Mary returned home to the United States and taught humanities at the University of Florida, and married her husband Tim Quessenberry in 1965. Mary Regan Quessenberry currently lives in Boston, Massachusetts.

About the Monuments Men Foundation


The Monuments Men Foundation was created to raise public awareness of the 345 or so men and women from thirteen nations, many of whom were museum directors, curators, and educators, who protected monuments and other cultural treasures from the destruction of World War II. By 1945, these heroes of civilization tracked, located and later returned more than 5 million artistic and cultural items stolen by Hitler and the Nazis. The Foundation intends for their rich legacy to serve as a beacon for the preservation of such treasures in future armed conflict and to finish the task of locating and returning some of the hundreds of thousands of stolen and missing works of art and documents to the victims of the greatest theft in history. The Monuments Men Foundation for the Preservation of Art was one of ten recipients of the 2007 National Humanities Medal, the highest honor given for excellence in the Humanities field.

For more information about the Monuments Men Foundation, please visit

To speak with Robert Edsel or for further details, Please Contact:
Christy Fox
Telephone: 646-246-3743

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November 24th, 2008 | 3:01 pm

Tonight PBS will broadcast to the nation our documentary film, The Rape of Europa. This wonderful film will be seen by millions of people unfamiliar with the subject of Hitler and the Nazis’ premeditated looting of Europe and their use of art as a weapon of propaganda to promote their racial theories. Making any film is a challenge. Making a great film, one good enough that PBS would allocate such a prominent slot for its airing during “sweeps” week, is a rare achievement which speaks to the importance of the subject matter. While this is a significant milestone, it is only the first of several that will follow.

We are very excited about providing that PBS audience, and of course people everywhere, the opportunity to learn more about this important story…about the heroes who saved so much of the art, the Monuments Men…about the behind the scenes stories we filmed…about the lessons learned, and those that were ignored…about how the events of World War II should have prepared us for the events that unfolded after the looting of the Iraq National Museum in 2003. These stories couldn’t be told in just two hours and for that reason, and for that reason we created The Rape of Europa Collector’s Edition which contains almost 7 additional hours of interviews, archival footage, and in-depth analysis of key events that were only briefly covered in the two hour film. One example of this extended content is our interview with Corine Wegener, a retired Army major who served in Iraq working to repair the damage to not only their national museum, but our country’s image. This unique DVD is only available on Amazon and is being offered at a special introductory price for a limited time. You can link to order that DVD by clicking on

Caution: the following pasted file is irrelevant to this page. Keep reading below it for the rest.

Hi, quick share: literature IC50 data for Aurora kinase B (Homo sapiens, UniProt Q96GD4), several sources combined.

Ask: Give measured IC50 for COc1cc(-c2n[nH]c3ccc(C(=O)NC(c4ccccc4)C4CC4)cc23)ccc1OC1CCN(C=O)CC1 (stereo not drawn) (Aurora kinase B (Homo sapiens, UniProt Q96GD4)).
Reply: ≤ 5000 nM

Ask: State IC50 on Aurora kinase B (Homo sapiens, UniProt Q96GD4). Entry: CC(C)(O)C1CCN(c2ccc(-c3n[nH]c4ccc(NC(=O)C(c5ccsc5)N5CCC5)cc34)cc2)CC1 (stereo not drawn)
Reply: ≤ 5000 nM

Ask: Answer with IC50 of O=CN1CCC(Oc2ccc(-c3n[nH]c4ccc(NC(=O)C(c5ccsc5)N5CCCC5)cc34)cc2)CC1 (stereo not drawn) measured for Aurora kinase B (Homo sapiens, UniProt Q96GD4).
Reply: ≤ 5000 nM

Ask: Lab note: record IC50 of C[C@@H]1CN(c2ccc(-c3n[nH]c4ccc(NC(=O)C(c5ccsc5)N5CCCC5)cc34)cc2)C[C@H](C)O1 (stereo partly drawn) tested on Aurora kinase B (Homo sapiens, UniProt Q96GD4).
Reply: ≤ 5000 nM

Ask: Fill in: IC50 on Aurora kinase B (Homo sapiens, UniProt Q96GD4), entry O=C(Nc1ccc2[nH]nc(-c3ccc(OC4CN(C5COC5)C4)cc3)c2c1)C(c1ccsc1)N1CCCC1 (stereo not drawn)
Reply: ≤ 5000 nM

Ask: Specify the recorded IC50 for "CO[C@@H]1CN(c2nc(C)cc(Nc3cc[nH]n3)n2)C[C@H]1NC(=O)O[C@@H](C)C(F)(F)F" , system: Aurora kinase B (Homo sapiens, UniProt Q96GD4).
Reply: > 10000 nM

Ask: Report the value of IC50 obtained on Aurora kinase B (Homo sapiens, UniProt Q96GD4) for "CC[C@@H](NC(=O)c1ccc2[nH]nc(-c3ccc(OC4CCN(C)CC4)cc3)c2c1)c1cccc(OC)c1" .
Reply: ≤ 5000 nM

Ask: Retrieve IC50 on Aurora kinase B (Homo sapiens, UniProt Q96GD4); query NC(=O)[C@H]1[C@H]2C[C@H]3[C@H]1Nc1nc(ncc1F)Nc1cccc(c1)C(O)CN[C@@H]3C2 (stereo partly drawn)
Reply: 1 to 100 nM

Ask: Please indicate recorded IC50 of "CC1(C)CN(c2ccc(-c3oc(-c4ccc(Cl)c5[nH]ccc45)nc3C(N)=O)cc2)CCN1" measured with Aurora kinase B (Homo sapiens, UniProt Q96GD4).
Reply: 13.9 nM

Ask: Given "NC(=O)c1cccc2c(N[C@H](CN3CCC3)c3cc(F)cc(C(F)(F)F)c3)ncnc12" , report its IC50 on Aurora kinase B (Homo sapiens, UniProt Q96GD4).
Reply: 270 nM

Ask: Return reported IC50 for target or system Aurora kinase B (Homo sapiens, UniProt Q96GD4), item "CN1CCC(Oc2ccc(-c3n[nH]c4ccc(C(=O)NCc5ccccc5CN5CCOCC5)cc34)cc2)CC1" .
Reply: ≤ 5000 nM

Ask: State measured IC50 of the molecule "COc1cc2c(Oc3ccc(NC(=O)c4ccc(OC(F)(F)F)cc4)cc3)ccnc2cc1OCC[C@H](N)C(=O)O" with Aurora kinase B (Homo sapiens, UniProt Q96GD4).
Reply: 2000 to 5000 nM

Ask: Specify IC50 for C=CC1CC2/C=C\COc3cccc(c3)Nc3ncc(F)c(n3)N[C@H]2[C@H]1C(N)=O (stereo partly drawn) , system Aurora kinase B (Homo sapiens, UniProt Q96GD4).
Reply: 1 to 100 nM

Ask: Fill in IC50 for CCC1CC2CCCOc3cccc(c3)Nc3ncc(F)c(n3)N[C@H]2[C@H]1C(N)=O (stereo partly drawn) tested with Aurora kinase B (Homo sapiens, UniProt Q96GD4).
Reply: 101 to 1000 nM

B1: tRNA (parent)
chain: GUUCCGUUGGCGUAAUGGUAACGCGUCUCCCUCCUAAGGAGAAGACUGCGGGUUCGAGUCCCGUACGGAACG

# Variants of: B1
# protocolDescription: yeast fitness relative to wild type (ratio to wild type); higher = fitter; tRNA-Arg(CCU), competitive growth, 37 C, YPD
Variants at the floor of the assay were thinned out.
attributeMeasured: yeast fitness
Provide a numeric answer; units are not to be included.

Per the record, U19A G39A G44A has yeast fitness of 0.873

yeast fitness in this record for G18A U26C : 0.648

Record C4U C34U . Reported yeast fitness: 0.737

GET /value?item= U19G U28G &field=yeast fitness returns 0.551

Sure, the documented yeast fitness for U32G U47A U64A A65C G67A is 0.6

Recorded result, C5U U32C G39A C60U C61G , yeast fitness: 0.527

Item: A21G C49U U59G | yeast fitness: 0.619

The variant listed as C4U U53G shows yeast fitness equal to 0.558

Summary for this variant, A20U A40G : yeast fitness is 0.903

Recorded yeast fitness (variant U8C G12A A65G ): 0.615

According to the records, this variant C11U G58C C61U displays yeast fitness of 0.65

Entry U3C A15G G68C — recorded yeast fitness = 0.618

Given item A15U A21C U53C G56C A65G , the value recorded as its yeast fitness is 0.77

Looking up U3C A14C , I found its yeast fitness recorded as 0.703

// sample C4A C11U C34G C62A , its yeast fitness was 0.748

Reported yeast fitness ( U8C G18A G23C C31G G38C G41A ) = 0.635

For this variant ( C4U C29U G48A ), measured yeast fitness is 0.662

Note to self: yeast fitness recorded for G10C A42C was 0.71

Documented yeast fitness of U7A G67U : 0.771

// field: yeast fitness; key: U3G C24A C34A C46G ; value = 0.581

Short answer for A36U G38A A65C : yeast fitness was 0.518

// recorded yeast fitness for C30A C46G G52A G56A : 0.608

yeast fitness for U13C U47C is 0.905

Of far greater importance is our educational program which is named The Greatest Theft in History Educational Program! This Educational Program is innovative and comprehensive providing a resource not currently available to educators and students. It provides on-line lesson plans customized for classroom instruction by our nationally acclaimed group of educators under the supervision of our Educational Advisory Board members. (To see the names of our team of educators and Educational Advisory Board and their CV’s, please click on the following links: and This program will enable teachers to concentrate their time on teaching, not on looking for materials to teach. By making clips from our Educational DVD and other material we will be continually adding to the website along with other unique features, we have constructed a “one-stop does all” destination for anyone interested in learning more about the protection of cultural resources during armed conflict, the events of World War II and how critical a factor art was to Hitler and the Nazis’ plans, and of course the heroes of the story, the Monuments Men. Our hours of extended interviews and other materials will allow students and interested parties of all ages to participate in the writing of this final chapter to World War II. The students of today will be the ones assisting us in solving the remaining riddles and mysteries of this amazing chapter of the war including developing clues as to the whereabouts of so much of the still missing art and other cultural treasures stolen during the war.

We have constructed this Educational Program with affordability in mind by pricing the entire program at $35/ program which includes the almost 9 hour Educational DVD and access to the custom designed website which contains lesson plans and other teaching resources making it accessible for people of all ages and interests. Already the responses from teachers and other organizations has been gratifying and rewarding…but it is just the beginning.